Document Type

Graduate Research

Publication Date

Spring 4-8-2015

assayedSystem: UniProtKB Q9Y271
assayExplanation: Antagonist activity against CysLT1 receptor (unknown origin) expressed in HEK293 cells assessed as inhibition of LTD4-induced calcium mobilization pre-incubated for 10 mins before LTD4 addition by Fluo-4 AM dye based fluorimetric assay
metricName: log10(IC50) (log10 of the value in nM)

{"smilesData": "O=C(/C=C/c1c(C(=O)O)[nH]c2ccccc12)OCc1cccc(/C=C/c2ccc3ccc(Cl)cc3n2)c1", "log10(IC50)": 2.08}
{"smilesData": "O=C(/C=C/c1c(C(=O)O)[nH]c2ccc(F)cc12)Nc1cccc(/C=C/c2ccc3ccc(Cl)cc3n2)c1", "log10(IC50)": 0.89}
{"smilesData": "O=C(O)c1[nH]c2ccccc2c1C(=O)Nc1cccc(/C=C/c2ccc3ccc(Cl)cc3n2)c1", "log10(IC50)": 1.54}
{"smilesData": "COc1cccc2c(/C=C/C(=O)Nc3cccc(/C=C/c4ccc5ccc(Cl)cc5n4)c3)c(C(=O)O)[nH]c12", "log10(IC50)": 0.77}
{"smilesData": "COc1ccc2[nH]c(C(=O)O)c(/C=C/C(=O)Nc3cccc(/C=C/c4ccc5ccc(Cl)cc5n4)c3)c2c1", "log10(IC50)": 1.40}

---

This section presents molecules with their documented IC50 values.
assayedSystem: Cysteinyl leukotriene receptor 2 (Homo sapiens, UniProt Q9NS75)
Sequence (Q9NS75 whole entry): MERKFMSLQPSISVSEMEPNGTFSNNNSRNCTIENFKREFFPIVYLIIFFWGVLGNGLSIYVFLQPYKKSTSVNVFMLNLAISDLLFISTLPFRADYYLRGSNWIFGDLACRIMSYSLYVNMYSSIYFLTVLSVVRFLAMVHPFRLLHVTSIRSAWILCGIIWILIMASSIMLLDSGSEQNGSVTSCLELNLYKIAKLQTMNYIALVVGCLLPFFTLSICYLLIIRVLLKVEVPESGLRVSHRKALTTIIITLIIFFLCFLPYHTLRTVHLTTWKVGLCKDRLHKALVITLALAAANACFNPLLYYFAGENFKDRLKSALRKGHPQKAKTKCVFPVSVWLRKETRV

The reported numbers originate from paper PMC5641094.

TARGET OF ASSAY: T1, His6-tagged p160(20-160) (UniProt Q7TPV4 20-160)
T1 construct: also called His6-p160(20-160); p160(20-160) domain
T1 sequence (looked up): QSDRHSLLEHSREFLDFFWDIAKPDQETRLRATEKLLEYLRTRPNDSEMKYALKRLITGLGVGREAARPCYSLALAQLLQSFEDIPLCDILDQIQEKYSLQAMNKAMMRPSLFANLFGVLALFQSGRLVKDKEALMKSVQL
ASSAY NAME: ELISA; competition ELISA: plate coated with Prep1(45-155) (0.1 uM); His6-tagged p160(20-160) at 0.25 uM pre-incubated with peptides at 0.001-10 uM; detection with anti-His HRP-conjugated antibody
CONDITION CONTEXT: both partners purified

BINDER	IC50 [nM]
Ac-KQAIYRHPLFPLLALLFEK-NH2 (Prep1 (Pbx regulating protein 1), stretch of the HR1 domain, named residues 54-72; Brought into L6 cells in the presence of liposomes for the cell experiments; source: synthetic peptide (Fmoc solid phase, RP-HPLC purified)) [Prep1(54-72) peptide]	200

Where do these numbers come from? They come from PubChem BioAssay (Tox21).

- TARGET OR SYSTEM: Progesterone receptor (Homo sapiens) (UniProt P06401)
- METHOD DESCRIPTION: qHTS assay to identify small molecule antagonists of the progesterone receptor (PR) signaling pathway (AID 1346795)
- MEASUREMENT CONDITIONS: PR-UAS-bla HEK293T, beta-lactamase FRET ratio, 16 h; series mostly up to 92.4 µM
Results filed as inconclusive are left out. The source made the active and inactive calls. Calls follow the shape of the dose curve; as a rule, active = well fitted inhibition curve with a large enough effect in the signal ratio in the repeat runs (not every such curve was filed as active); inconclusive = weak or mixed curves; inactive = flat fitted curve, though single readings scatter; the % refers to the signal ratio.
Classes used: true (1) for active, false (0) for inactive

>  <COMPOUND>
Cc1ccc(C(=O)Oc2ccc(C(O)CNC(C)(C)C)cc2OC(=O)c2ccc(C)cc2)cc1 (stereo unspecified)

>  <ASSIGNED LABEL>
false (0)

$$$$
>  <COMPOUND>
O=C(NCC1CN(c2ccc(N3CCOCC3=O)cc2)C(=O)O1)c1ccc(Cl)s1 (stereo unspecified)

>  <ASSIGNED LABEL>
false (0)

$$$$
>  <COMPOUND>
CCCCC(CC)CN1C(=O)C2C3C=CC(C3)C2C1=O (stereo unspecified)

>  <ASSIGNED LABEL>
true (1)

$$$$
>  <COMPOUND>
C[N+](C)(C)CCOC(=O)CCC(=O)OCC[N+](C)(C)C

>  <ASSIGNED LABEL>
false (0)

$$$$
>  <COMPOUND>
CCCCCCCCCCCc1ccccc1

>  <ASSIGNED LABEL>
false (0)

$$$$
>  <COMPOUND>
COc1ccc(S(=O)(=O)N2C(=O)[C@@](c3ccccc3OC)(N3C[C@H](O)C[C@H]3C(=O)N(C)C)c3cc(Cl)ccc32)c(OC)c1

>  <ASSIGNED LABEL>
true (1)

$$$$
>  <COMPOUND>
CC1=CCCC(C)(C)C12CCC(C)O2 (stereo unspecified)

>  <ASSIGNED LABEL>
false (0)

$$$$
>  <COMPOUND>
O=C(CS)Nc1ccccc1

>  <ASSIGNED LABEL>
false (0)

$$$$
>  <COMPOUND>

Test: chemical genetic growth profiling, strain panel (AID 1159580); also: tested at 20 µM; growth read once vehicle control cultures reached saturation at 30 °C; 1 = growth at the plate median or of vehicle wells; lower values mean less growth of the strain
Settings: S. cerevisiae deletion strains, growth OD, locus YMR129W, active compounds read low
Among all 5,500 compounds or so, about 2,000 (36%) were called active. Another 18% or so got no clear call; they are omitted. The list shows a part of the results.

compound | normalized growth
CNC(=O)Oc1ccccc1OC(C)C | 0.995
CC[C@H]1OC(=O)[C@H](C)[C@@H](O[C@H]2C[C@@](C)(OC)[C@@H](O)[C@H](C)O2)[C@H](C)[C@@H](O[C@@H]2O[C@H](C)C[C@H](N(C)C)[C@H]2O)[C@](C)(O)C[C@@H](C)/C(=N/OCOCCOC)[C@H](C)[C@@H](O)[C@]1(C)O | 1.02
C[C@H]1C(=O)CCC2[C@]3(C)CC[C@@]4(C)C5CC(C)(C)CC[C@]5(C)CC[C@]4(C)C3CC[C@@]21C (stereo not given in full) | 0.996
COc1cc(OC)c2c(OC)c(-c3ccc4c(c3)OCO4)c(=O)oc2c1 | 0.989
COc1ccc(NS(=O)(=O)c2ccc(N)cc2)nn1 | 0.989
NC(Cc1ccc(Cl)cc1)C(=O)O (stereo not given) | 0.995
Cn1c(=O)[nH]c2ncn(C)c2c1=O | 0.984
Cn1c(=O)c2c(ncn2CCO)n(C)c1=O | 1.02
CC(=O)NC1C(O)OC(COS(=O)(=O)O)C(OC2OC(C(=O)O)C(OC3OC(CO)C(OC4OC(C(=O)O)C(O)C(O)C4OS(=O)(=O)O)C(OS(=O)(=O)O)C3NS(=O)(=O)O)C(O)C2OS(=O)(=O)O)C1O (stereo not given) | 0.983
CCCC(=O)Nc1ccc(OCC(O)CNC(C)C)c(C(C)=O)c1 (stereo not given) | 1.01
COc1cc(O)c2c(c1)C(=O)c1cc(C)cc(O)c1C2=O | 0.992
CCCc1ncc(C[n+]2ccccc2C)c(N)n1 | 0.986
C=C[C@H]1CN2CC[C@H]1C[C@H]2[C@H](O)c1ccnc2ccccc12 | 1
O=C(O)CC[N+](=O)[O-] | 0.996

In “Stevie Smith: Collected Poems” there are themes present such as death, cruelty, religion, loneliness, absurdity, and war. Considering that her childhood was riddled with death, illness, and loss, this isn’t necessarily surprising. But what I find most interesting in her collected works is her treatment of God and religion. James MacGibbon, the editor of “Stevie Smith: Collected Poems” says about her religious beliefs in the preface to the book, “I am not qualified to define them but her life-long attachment to the Church of England, in belief and unbelief, is evident in her poetry, as it was in her conversation, even when she spoke or wrote vehemently against it and professed herself an unbeliever” (9). After reading her collected poems it is clearly evident that religion, and God were on her mind. But what is not evident is whether or not she was actually a believer of God. Even MacGibbon, a long-time friend of Smith’s is unsure where her faith finally rested on the question of religion. The Reverend Gerard Irvine, who knew Smith from her earlier years said, “in religion Stevie was ambivalent: neither a believer, an unbeliever, nor agnostic, but oddly all three at once. Intellectually she rejected the dogmas of her high Anglican background, as unreasonable and morally inferior. But she had an obsessive concern with them…. One could say that she did not like the God of Christian orthodoxy, but she could not disregard Him or even quite bring herself to disbelieve in Him” (Collected Poems 9). The purpose of this, relatively tiny, study is to ascertain, through the use of analysis tools like Voyant and TAPoR, whether or not Stevie Smith’s poetry truly reflects a belief, or disbelief, in God. While the nature of this study was purely speculative, I believe that the data gleaned from this study does warrant further research. Through a larger macroanalysis we can see that there is a negative connotation associated with God in Stevie Smith’s poetry, but there is also a positive connotation associated with Christianity and Love. This hints at the idea that Stevie Smith didn’t have issues with religion or Christianity, but with God himself. There are so many interesting avenues of research that this opens up, but most of all it increases our understanding of Stevie Smith’s poetry while at the same time giving us more questions to analyze her poetry through.